Victory Starts Here

image

Red phase basic trainees in E. Co. 3/60th, 193rd Brigade Army Training Center navigate the rope bridge at the Victory Tower obstacle at Fort Jackson, S.C.  Photo by Maj. Satomi Mack-Martin, 201st Press Camp HQ Public Affairs

FORT JACKSON, S.C. — “This wall is the reason you are here,” instructs a Fort Jackson cadre member from the Special Troops Battalion for the 40-foot Victory Tower, as he orients 184 newly-arrived basic trainees from Echo Company 3/60th, 193rd Brigade Army Training Center, to a rappel wall on one side of the obstacle.

Some Soldiers appear stricken with fear, as others seem excited and determined as they all observe demonstrators rappelling off the wall from 40-feet above.

On day five of red phase, the first mission for the new recruits is to conquer the tower. “This is the first bit of fun these trainees get to have,” said 1st Sgt. Brett McCall, the Army Reserve Echo Company Mission First Sergeant from Delta Company, 1/518th Infantry Regiment, 2nd Brigade, 98th Training Division (IET) in Greenville.

“It’s a confidence builder,” he said. “Trainees realize that the drill sergeants have their best interest in mind and are there to help them. If a Soldier is afraid, there’ll be a drill sergeant right beside them to talk to him or her and walk them down the wall. It’s a graduation requirement.”

Army Reserve Drill Sergeants, Staff Sgt. Richard Parker from A. Co. 1/518th Inf. Reg., 2Bde, 98th Training Division (IET), and Sgt. Timothy Bingham from A. Co. 3/518th Inf. Reg., 2Bde, 98th Training Division (IET), stand at the top of the tower motivating basic trainees up and down the rope bridges on the Victory Tower obstacle at Fort Jackson, S.C. Photo by Maj. Satomi Mack-Martin, 201st Press Camp HQ, Public Affairs

Piercing through a multitude of voices and thundering footsteps, drill sergeant commands echo throughout the wooden tower. Everything from “four points of contact” to “let’s GO” and a variety of other witty sayings, are geared to motivate and push the trainees through the obstacles despite their fear and inclination to second-guess themselves.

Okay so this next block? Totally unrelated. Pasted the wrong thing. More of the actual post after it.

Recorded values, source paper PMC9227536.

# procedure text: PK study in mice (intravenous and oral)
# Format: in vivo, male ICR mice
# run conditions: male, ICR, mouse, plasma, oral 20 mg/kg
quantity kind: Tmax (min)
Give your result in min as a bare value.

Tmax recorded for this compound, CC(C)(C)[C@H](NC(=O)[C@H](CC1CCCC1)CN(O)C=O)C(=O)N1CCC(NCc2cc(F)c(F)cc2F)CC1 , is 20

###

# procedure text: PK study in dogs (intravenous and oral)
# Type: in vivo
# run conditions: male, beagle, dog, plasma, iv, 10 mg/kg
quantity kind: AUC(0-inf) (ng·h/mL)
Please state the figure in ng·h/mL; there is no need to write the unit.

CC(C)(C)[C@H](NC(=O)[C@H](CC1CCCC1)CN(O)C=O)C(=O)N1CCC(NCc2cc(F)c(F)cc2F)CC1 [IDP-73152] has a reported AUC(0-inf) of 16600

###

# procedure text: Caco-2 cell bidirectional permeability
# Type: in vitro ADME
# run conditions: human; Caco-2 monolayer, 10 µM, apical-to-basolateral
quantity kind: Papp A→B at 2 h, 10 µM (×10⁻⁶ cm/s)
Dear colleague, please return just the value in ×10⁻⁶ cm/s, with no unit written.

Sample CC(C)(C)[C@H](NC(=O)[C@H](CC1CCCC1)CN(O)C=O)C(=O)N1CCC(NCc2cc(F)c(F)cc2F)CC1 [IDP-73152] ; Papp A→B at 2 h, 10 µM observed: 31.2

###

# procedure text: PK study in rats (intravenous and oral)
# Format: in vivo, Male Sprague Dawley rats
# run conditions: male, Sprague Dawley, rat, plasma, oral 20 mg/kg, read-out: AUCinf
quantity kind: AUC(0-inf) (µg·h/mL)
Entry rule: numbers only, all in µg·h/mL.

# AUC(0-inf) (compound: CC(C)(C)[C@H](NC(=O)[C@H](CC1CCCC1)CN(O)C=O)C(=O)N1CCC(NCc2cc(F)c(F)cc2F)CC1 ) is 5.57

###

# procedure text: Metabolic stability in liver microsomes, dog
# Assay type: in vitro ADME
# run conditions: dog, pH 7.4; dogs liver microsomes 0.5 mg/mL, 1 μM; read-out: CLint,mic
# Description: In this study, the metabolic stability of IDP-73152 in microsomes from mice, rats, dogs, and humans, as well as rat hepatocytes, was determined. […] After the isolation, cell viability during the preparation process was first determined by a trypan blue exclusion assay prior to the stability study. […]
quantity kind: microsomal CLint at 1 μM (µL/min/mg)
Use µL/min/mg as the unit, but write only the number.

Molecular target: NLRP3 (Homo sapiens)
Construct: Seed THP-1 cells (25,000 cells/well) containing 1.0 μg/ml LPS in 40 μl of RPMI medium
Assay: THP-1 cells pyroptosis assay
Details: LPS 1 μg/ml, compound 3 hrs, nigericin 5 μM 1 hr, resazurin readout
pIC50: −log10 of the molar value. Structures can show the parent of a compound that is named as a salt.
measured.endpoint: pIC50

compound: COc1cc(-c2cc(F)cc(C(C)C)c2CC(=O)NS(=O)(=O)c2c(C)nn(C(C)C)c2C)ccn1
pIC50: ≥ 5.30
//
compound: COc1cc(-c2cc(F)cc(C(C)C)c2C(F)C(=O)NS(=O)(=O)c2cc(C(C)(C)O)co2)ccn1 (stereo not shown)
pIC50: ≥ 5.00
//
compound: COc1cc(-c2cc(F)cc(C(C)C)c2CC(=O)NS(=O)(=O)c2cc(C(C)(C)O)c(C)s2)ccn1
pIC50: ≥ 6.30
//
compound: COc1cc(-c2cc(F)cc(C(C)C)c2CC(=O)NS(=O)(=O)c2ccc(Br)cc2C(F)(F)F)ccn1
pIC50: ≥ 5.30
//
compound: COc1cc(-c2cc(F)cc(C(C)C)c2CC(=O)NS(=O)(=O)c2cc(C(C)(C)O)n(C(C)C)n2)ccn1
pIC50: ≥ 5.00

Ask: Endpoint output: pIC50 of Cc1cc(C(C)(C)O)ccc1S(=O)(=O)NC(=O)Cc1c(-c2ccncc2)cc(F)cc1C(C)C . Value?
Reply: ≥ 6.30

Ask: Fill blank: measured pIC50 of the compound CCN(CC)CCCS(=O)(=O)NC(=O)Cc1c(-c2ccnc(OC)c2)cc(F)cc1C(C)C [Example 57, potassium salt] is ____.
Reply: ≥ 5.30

Army Reserve Drill Sergeants such as Staff Sgt. Howard Smith from Echo Company, 1/518th Infantry Regiment, 2nd Brigade, 98th Training Division (IET), in Spartanburg, assist Army Training Centers every year during Echo Company Missions. Smith, a prior active duty drill sergeant, recently joined the Army Reserve.

Red phase basic trainees in E. Co. 3/60th, 193rd Brigade Army Training Center navigate the rope ladder at the Victory Tower obstacle at Fort Jackson, S.C. Photo by Maj. Satomi Mack-Martin, 201st Press Camp HQ, Public Affairs

“Get up that ladder as fast as humanly possible. Faster is better, look forward,” exclaims Smith as he motivates Soldiers up and down the rope bridges.

Army Reserve Drill Sergeants come to Army Training Centers with the mission of assisting the active component in conducting basic training.

“What drill sergeants tend to forget, is that they are also here to maintain their drill sergeant proficiency,” said Capt. Michael Scott Rode, the Army Reserve commander for the Echo Company Mission from Delta Company, 1/518th Infantry Regiment, 2nd Brigade, 98th Training Division (IET) in Greenville.

Partnership opportunities during battle assembly weekends, such as assisting external units with basic rifle marksmanship and army physical fitness tests, help drill sergeants prepare for Echo Company Missions.

As summarized by McCall, the more opportunities Army Reserve Drill Sergeants have to go down to ATC sites and spend time in front of troops, the better they will become. “That’s intimidating when you step up in front of 240 troops, but the more you can do it on a regular basis, it’s a comfort zone.  The more you do it, the better you are,” he said.

As drivers anxiously wait to enter through the post gates, gate guards routinely quote the motto “Victory Starts Here,” but the physical manifestation of that takes place when new recruits enter Fort Jackson as civilians and are transformed into Soldiers, with Victory Tower being their first endeavor.

“At the core of anything, whether you build a house or a building, you have to build a foundation,” said McCall. “This is where you build the foundation. An Army can’t be victorious if it doesn’t have the discipline to start with. This is where it starts,” he proudly states.

Search

Contact Us

"*" indicates required fields

Name*
This field is for validation purposes and should be left unchanged.